The Algosteel crew strikes a pose while heading through Superior Entry toward Allouez
Summertime is when Duluth goes to the lakeside to listen to music, visit traveling fairs, and talk to neighbors about the smell of the lake. As seen from the castle walls.
There isn’t an unbroken window in the entire historic complex as of 2013.
Colleen on the roof.
The windows reflect the sky. The bricks hit the ground.
Originally, this part of the dock was reserved for the weather station.
I am not sure, but I think this section was a storehouse; it has two ramps that connect the rail yard outside and the blacksmith shop. On all of the historic doors that face that part of the yard, signs caution workers to look out for cars…
The iconic outline of a prairie sentinel. Quintessential rural industrial architecture.
A diesel crane and conveyor belt tripper are the major pieces of equipment that dominate the dock.
The powerplant was roughly in the middle of the rail works.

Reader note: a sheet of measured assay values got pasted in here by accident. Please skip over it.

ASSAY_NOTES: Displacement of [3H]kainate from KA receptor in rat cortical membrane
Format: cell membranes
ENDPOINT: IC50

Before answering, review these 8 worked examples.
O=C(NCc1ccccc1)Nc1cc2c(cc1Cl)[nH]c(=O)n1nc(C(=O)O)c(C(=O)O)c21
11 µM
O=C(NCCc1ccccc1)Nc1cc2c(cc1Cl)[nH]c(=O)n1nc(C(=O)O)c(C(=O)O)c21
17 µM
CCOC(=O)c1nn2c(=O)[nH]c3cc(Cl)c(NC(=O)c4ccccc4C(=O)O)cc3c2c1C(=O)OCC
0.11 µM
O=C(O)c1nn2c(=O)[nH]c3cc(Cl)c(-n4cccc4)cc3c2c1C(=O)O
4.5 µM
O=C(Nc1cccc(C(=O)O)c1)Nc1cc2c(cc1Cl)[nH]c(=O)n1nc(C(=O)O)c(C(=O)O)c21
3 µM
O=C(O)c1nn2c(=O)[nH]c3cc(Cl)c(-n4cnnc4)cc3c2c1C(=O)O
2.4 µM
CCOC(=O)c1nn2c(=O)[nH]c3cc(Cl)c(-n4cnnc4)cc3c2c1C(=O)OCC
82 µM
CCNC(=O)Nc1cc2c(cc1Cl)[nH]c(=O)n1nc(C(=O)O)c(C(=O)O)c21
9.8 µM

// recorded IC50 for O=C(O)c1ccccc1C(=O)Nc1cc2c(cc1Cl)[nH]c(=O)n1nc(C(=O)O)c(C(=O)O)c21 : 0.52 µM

Looking out across the elevator row from Portland Huron’s roof. Don’t you love the color of the sky?
The control room floats above the top of the dock atop a spiral staircase.
At the top of the workhouse, dust collection pipes weave through cross-crossing conveyors.
A yellow house above the mineshaft.
The fantastic red elevator that is Pool #61, built 1928.
These concrete blocks were formed to be solid mounts for machinery. All the metal was scrapped in the late 1990s, leaving these modern ruins. Seagulls love them.
The parking lot is in better condition than most of the complex. The left building is the lab.
The ice reflects the blue sky on the rust. The sunset blasts through the concrete pillars holding it all up.
Electric Steel’s bins reflect the sunset.
A look down the 1950s foundry building, moments after sunset.
Before Portland-Huron Cement’s Duluth Plant was (mostly) demolished and (partly) turned into a hotel, the top of its silos gave a cinematic view of elevator row.
The common rooms bulge out of the institutional geometry of the wards.
If it wasn’t for the humming and crackling of the wires, I could believe I had arrived to a post apocalyptic landscape.